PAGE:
There is a paradox about brand management that has always bothered me: That the brand manager fulfills at one and the same time a "general'' management function and a "parochial” management function. Let me explain.
The brand manager is paid to be a generalist on his brand; to worry about all aspects of his business from production to promotion, from consumer complaints to quality control. Yet, the brand manager is paid only to worry about one (or perhaps) several brands out of a stable of 10, or 20, or perhaps 100. Thus, the brand manager's sights are very narrow as he is essentially paid to wear “brand blinders.”
A Brand Manger Must Understand Corporate Goals
You might say that he suffers from corporate myopia. Now this isn't necessarily bad, but it isn't necessarily good, either, for several reasons.
First, the brand manager's lack of knowledge and understanding of corporate goals can result in the wasting of countless hours on projects that won't bear fruit.
For example, at a company I once worked for, one of my fellow brand managers spent a lot of time reviewing his brand's profile as related to television viewing. He came to the conclusion that day network was not only the most efficient, but the most effective medium for his brand. He convinced his account execs to the degree that the agency took the time and trouble to develop a comprehensive media plan which supported the logic of the brand manager's position.
Meanwhile, back in the corner office, the VP of marketing had in the back of his mind another new product that was soon to be launched. Night network ‘30s were required in order to launch the new brand with maximum reach and frequency. Inevitably, the day of reckoning came: Our brand man with blinders on, and a magnificent rationale for day network (plus a plan to boot), was called into the corner office and told to partner up on night network with the soon-to-be introduced new product. Our brand manager left the office with a sense of frustration and resentment. His parochial instincts tore him away from the corporate goals.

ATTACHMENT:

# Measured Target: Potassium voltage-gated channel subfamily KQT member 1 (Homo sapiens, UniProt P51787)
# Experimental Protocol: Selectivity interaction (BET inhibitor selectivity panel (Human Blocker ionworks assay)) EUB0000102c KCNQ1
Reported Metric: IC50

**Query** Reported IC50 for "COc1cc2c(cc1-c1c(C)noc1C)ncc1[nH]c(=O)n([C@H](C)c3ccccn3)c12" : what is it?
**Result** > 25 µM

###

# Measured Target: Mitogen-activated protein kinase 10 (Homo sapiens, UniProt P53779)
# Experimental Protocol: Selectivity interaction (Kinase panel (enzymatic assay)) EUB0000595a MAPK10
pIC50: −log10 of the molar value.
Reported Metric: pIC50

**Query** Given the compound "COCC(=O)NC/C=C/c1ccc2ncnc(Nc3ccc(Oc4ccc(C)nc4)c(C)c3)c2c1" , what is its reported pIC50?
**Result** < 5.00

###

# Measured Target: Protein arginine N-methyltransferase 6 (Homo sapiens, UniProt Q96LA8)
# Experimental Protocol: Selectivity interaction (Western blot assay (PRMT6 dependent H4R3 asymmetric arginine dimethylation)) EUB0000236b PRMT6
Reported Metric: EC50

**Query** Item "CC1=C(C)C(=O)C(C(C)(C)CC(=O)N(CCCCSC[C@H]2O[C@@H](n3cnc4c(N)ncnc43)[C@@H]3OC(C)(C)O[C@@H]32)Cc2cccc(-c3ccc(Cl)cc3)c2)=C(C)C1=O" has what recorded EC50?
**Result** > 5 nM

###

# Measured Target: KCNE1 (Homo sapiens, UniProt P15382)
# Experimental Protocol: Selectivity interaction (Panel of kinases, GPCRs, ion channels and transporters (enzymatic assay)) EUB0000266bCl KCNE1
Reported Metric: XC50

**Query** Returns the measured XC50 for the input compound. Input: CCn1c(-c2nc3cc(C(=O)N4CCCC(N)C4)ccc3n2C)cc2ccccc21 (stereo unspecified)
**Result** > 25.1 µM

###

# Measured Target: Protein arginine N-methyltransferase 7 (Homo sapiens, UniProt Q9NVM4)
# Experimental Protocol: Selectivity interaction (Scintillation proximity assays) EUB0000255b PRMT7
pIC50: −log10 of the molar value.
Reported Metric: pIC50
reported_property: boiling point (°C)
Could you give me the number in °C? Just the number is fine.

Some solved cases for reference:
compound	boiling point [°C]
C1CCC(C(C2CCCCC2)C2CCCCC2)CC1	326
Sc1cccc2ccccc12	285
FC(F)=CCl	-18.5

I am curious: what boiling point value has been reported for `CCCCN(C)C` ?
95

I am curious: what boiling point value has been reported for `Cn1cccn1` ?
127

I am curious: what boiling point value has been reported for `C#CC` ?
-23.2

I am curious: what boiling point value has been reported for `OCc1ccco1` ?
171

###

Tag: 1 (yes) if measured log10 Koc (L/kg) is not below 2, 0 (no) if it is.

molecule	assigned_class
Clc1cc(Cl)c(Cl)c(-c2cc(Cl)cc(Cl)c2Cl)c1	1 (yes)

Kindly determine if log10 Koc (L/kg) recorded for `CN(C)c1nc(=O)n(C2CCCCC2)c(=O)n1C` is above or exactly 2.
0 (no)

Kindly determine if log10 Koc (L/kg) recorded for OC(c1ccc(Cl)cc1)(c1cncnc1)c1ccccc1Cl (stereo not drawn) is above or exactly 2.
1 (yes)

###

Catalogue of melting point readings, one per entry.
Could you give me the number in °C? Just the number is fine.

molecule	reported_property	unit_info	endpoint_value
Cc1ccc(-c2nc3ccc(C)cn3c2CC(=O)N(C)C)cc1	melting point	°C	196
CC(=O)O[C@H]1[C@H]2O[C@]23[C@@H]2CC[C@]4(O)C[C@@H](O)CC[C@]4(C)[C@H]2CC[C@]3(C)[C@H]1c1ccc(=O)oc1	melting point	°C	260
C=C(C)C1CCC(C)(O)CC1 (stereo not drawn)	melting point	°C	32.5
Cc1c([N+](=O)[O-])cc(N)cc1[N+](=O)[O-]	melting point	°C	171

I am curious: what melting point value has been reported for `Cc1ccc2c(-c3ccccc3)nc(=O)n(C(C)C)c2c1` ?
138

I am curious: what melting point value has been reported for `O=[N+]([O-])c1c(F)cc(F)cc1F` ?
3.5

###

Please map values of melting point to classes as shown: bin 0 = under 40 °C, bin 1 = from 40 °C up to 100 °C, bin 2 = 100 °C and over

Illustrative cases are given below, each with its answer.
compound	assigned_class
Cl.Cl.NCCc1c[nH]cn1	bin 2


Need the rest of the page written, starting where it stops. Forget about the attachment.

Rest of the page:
You might sum up the situation the way a former boss of mine once did: "When I'm paid to think corporately, I'll think corporately.” The question is, will our frustrated brand manager with his day network plan ever get the chance to think corporately? Not too likely if the VP in the corner office knows of his resentment.
The brand manager’s ability to step into a position of greater corporate responsibility is thwarted by the brand management system itself. Brand managers aren’t trained to evaluate inter-brand priorities, only intra-brand ones. Now it might be argued that if you can handle the intra-brand priorities (e.g. advertising vs. promotional spending; one research project vs. another), you can handle the inter-brand priorities (e.g. which brand should receive the major thrust of investment spending this year). And, I’ll grant that this should be the case. But the narrow-minded outlook of a brand manager may well prejudice decisions this same man makes later as a group brand manager.
Should you doubt this is the case, consider this example: I once worked for a group brand manager who was responsible for two different brands—mine, and one he had worked on previously as a brand manager. Whenever there was a conflict of interest on promotion dates, or on which brand was to have "dibs" on the talents of the best on-premise art director first, you know which brand got the better deal—the brand my boss was once brand manager on! I once confronted him about this. His answer: "I didn't mean to be preferential. It's my first love, I guess.”
Sometimes He’s Kept in the Dark
At this point, we might ask what corporate management is doing today to offset this one-sided outlook that is an inherent part of the brand management system. Obviously I'm not privy to what's happening throughout the entire industry, but you might be interested in several approaches with which I have been made familiar.
At a small appliance company, new to brand management, the prevailing attitude is: “Keep the brand manager in the dark.” The senior management of the company, all of whom were formerly salesmen, have adopted the position that brand managers should not be concerned with developments (either on-going or new) involving brands other than their own.